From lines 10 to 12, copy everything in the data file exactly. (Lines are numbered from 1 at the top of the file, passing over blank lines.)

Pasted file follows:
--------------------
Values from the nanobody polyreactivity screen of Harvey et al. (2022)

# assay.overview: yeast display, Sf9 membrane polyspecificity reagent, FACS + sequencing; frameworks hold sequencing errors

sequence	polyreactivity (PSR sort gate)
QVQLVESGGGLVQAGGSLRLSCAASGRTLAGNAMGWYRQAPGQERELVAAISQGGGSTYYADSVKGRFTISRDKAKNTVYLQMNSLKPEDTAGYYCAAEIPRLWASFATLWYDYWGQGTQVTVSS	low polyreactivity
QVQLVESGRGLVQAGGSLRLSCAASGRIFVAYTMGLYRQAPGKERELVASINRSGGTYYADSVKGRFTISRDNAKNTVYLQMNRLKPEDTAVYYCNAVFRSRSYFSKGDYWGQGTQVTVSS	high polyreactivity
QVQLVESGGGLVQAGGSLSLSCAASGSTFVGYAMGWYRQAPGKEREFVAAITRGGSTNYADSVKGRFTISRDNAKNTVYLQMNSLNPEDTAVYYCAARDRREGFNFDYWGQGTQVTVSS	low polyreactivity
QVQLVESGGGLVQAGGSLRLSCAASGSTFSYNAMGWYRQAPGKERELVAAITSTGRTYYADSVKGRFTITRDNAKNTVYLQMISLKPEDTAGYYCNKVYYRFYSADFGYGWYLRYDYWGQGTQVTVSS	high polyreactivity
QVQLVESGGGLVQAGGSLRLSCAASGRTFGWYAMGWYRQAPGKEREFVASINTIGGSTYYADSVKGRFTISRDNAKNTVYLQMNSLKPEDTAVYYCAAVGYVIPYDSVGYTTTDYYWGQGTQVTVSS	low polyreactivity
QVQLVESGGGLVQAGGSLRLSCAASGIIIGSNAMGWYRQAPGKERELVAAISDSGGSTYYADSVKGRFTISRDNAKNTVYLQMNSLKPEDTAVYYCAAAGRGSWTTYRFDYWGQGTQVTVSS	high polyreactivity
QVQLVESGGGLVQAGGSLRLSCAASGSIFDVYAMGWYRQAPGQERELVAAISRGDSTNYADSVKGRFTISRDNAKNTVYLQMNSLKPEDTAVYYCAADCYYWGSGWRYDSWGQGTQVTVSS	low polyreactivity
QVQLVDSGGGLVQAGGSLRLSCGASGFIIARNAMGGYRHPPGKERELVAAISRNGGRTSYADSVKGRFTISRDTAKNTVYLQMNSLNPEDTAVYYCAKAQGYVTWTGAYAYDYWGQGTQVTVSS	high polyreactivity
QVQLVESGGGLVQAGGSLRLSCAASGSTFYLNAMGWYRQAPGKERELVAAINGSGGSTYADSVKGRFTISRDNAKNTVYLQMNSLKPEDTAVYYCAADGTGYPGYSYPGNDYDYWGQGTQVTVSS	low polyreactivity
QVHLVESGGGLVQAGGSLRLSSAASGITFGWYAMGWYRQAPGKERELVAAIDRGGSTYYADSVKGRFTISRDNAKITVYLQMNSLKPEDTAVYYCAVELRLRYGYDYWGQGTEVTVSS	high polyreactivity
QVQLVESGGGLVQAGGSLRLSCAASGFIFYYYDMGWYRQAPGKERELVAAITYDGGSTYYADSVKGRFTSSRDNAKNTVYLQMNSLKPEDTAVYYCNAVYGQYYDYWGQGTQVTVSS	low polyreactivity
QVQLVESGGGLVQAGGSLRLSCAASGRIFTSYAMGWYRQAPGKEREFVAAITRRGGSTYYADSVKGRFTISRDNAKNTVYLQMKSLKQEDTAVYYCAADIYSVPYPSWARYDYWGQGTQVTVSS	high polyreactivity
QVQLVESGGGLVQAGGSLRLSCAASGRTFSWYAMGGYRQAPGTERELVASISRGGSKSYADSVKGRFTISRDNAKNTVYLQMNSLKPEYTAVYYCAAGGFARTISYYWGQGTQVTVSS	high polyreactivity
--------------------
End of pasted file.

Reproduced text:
QVQLVESGGGLVQAGGSLRLSCAASGSIFDVYAMGWYRQAPGQERELVAAISRGDSTNYADSVKGRFTISRDNAKNTVYLQMNSLKPEDTAVYYCAADCYYWGSGWRYDSWGQGTQVTVSS	low polyreactivity
QVQLVDSGGGLVQAGGSLRLSCGASGFIIARNAMGGYRHPPGKERELVAAISRNGGRTSYADSVKGRFTISRDTAKNTVYLQMNSLNPEDTAVYYCAKAQGYVTWTGAYAYDYWGQGTQVTVSS	high polyreactivity
QVQLVESGGGLVQAGGSLRLSCAASGSTFYLNAMGWYRQAPGKERELVAAINGSGGSTYADSVKGRFTISRDNAKNTVYLQMNSLKPEDTAVYYCAADGTGYPGYSYPGNDYDYWGQGTQVTVSS	low polyreactivity